Gaudete et Exsultate: An Overview

by | Apr 9, 2018 | Pope Francis

Pope Francis is often called a “man of Vatican II.” In his newly-released Gaudete et Exsultate, he offers a powerful magisterial reflection on the Council’s “universal call to holiness”:

“Rejoice and be glad” (Mt 5:12), Jesus tells those persecuted or humiliated for his sake. The Lord asks everything of us, and in return he offers us true life, the happiness for which we were created. He wants us to be saints and not to settle for a bland and mediocre existence. (§1)

Gaudete et Exsultate (GE) is an apostolic exhortation, a type of document that ranks below an encyclical but above everyday papal homilies and speeches. It is the third one issued by Francis, after Evangelii Gaudium and Amoris Laetitia. Evangelii Gaudium has been roundly praised as a “charter” for Francis’ papacy, while Amoris Laetitia has been at the center of numerous controversies since its publication.

While GE is not likely to stir as much controversy as Amoris Laetitia, there is no question that it will be read with an eye toward pre-existing controversies. But no praise or criticism will do sufficient justice to GE that fails to recognize its simple premise: God calls us all to holiness.

Below TJP offers a summary and reader’s guide of GE. We hope it will inspire you to read the document yourself.

Introduction (§§1-2)

GE is meant to be practical: it is not “a treatise on holiness, containing definitions and distinctions helpful for understanding this important subject, or a discussion of the various means of sanctification.” Rather, it is a meditation on how to respond to Christ’s invitation to be saints: to “Rejoice and be glad,” (§1).


Chapter 1 (§§3-34): The Call to Holiness

In this chapter, Pope Francis discusses the diversity of forms under which holiness appears: “We are all called to be witnesses, but there are many actual ways of bearing witness,” (§11). Besides those saints and martyrs whose lives were “an exemplary imitation of Christ,” Pope Francis also praises “the middle class of holiness”: the everyday sanctity of “those parents who raise their children with immense love, in those men and women who work hard to support their families, in the sick, in elderly religious who never lose their smile,” (§7).

“The Holy Spirit bestows holiness in abundance among God’s holy and faithful people,” the Pope writes, which begins from baptism (§15). Here he invokes the theme of the universal call to holiness, citing Lumen Gentium §11: “all the faithful, whatever their condition or state, are called by the Lord – each in his or her own way – to that perfect holiness by which the Father himself is perfect”.

Pope Francis emphasizes the phrase “each in his or her own way,” for the diversity of forms of holiness means that Christians must discern how the Lord is calling each of them to holiness. While there are many good forms of life, every person has a unique vocation to whom he or she is called by God. Significantly, Pope Francis notes here that Saint John of the Cross “preferred to avoid hard and fast rules for all. He explained that his verses were composed so that everyone could benefit from them “in his or her own way”. For God’s life is communicated “to some in one way and to others in another”,”(§11). This will remind many of Francis’ constant insistence on the necessity of discernment and prudence concerning individual cases – a theme that many love about him and others find difficult to accept. But here he goes deeper: that particularity is requisite not just by the nature of discernment or morality, but by the nature of God’s very call to each human.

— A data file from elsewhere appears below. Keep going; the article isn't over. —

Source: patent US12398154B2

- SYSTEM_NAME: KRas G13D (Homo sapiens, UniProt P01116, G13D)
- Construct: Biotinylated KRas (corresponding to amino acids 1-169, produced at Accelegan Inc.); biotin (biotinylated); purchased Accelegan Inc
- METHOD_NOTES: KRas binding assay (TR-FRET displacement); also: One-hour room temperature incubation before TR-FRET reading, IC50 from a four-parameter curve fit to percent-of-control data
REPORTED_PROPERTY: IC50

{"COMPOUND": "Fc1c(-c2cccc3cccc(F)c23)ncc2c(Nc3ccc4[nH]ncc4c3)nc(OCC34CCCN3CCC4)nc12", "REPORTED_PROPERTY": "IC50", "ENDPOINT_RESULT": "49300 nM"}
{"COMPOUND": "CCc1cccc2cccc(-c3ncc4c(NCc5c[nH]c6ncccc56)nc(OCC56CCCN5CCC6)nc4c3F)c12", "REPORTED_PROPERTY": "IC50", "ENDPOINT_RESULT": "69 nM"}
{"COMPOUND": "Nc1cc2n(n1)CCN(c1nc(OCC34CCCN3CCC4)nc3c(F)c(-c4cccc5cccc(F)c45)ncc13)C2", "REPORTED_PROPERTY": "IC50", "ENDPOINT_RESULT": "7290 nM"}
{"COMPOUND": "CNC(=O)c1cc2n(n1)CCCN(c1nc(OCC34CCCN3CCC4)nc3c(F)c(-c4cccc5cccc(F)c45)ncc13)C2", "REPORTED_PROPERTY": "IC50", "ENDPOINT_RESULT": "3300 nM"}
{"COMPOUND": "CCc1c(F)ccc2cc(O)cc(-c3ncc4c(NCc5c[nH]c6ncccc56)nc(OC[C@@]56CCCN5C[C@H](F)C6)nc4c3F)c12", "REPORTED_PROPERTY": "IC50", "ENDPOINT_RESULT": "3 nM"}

As he often does, Pope Francis makes specific mention of women in this section, both those holy women like Saint Hildegard of Bingen or Saint Teresa of Avila who emerged in times “when women tended to be most ignored or overlooked,” but also those “unknown or forgotten women” who nurture those around them in ways that we know have personally touched Pope Francis deeply (§12).

While everyone has a unique vocation, every mission “has its fullest meaning in Christ, and can only be understood through him,” (§20). Here Pope Francis is at his most Jesuit. To be Christian is to be a discipline of Christ, meaning to enter into the Gospel itself. “At its core, holiness is experiencing, in union with Christ, the mysteries of his life.” Contemplating the mysteries of Christ’s life, death and resurrection, “as Saint Ignatius of Loyola pointed out, leads us to incarnate them in our choices and attitudes,” (§20).

This section is in many ways tailored to the hopes expressed by young people at the Pre-Synodal Meeting this past March: “Young people understand the general sense of bringing meaning to life and being alive for a purpose, but many do not know how to connect that to vocation as a gift and call from God.” Pope Francis tells them in this exhortation: “You too need to see the entirety of your life as a mission,” (§23).


Chapter 2 (§§35-62): Two Subtle Enemies of Holiness

This chapter concerns “two false forms of holiness that can lead us astray: gnosticism and pelagianism,” (§35). This material will be largely familiar to those who follow this Papacy, and particularly to those who read the recent CDF Instruction Placuit Deo.

In the context of this exhortation, however, and in words that harken to Evangelii Gaudium, Pope Francis notably underlines how these tendencies draw oneself and others away from holiness:

whereby instead of evangelizing, one analyses and classifies others, and instead of opening the door to grace, one exhausts his or her energies in inspecting and verifying. In neither case is one really concerned about Jesus Christ or others”. §35